Malcolm Gladwell is a good writer with a flair for shining lights on smudged but well-worked subjects. In the Dec. 15 New Yorker he takes on a question at the rotten root of our education system: How can we know which teachers are “Most Likely to Succeed”?
In pursuit of this question, Mr. Gladwell makes several important collateral points almost always ignored by educators, policy wonks and lawmakers. For instance, he declares that “[Y]our child is actually better off in a ‘bad’ school with an excellent teacher than in an excellent school with a bad teacher.” Mr. Gladwell, however, fails to assert the obvious implication: when it comes to the needs of individual students evaluating schools is totally irrelevant. Thus, rating schools as required by Bush’s No Child Left Behind legislation is a waste of time and dollars. Furthermore, it doesn’t take a genius to see that good teachers often teach poor students and poor teachers may sometimes teach good students.
Mr. Gladwell introduces the word “withitness” to mean the array of skills invariably mastered by good teachers—to be a good teacher you have to be with-it. Creating a new word, one that is actually only a synonym for intuition, enables Mr. Gladwell, a masterful writer, to focus special attention on the ultimate answer to the initial question: Since there is no consensus as to what constitutes being with-it, it is not possible to distinguish good teachers from inferior teachers in advance of their performance on the job.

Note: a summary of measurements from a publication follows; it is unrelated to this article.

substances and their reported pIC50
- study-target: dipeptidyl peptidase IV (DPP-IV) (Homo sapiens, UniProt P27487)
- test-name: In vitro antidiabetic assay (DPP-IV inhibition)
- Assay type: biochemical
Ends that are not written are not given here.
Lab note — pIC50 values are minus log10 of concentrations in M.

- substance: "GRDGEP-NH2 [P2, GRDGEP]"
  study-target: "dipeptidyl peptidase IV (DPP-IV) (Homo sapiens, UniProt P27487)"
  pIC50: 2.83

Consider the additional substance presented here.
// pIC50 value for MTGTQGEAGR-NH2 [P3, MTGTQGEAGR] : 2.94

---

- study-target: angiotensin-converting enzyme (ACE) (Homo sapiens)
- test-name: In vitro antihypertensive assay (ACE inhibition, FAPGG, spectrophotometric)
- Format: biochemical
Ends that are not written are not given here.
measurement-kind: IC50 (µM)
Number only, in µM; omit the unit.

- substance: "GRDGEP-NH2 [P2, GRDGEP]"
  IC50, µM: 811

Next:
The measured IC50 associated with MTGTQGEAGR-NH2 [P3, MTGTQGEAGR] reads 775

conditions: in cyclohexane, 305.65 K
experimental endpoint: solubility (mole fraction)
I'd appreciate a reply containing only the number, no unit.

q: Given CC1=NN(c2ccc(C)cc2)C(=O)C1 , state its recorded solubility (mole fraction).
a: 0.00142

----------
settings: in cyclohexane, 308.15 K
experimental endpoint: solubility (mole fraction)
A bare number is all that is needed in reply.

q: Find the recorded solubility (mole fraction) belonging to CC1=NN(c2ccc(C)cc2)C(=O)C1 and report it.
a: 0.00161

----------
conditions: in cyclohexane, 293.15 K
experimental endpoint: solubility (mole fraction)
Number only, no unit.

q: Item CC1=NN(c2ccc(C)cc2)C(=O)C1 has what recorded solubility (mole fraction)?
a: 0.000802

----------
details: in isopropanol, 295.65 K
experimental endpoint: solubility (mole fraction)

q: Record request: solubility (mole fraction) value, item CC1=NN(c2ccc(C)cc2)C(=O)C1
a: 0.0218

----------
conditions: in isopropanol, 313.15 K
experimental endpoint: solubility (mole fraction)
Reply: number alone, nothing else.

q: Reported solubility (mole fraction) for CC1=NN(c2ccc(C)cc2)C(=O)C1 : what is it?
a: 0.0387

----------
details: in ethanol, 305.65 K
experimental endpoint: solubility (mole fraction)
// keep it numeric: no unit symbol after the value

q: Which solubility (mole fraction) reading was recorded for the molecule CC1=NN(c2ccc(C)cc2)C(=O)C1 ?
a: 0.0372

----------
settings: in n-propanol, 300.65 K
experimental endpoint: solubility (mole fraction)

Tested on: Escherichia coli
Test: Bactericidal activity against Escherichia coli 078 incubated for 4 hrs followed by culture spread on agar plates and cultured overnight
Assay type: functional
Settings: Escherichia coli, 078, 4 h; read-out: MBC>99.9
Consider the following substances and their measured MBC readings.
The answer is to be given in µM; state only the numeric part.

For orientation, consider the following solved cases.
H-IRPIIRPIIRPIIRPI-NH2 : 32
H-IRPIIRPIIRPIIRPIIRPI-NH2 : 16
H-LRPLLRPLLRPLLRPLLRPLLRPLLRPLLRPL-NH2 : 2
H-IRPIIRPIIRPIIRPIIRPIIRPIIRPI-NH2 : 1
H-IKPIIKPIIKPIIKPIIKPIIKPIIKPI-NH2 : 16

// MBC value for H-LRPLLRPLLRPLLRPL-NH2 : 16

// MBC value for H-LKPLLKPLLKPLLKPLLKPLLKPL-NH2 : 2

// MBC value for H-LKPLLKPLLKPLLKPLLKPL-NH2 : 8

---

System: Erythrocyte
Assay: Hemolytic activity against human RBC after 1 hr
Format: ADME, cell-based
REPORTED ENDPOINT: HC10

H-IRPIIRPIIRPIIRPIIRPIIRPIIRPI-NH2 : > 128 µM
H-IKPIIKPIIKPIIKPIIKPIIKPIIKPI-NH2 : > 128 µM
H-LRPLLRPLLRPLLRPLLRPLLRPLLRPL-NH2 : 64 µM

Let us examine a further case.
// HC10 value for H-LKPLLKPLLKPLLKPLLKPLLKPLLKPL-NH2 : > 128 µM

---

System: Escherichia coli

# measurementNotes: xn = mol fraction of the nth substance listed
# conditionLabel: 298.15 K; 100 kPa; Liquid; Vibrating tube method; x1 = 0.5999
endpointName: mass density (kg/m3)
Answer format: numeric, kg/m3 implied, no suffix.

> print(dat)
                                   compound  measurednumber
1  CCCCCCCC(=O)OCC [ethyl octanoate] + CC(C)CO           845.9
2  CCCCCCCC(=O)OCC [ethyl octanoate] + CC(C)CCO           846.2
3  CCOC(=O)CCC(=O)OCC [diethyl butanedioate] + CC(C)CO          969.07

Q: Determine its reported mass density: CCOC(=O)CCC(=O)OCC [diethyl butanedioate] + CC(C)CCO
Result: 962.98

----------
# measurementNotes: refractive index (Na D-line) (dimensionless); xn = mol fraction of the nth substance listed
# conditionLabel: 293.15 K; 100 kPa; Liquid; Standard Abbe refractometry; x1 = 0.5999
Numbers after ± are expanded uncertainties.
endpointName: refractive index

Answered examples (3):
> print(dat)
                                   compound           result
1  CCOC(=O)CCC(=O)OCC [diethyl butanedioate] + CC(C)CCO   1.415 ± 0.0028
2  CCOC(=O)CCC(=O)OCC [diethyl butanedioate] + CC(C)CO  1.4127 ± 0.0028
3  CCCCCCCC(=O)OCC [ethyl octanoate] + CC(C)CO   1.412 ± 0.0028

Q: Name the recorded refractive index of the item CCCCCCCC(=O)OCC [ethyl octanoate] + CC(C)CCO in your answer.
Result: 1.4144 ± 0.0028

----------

After reading the essay I came away with the impression that Malcolm Gladwell most likely has never taught five classes a day, five days a week for an extended period. I admire and enjoy his writing nevertheless, and although I am sure he knows that students learn a great deal without teachers, I feel compelled to remind him of the defining purpose of all teaching: learning, which of course takes place out of sight or sound in the mind.
I think Mr. Gladwell will agree that teaching is not a pitch-catch, cause-effect, activity (See Note below). Good teachers inspire, direct and guide; they do not push. More importantly, good teachers know that their efforts are futile if their students are not receptive. Great teachers recognizing this accommodate their lessons to foster first a desire to learn. For students who really want to learn, the quality of teaching is unimportant.
I recommend Mr. Gladwell’s New Yorker essay to anyone interested in our school system; it contains fascinating excursions into the elaborate and costly process of predicting success playing in the National Football League, and into a bare bones process one company uses for selecting personnel in the financial advisor field.
In the end, however, his conclusion amounts to little more than the cop-out best expressed, inadvertently I presume, by Supreme Court Justice Potter Stewart in a concurring opinion in Jacobello v. Ohio (1964), a case seeking to prohibit hardcore pornography. Telescoping, emphasizing suitably and replacing “pornography” with “good teaching,” it reads, “I shall not… attempt…to define [good teaching]; and perhaps I could never succeed in intelligibly doing so. But I know it when I see it…”
Note: Without contradicting myself, I can assert categorically that teaching does cause learning, not necessarily in the student, but unfailingly in the teacher. I got good grades in math but never knew how little I’d learned until I started teaching it. The third time teaching the curriculum for Algebra II I knew enough to improvise… like, you know, jazz it up.
Marvin Chacher is a San Pablo resident.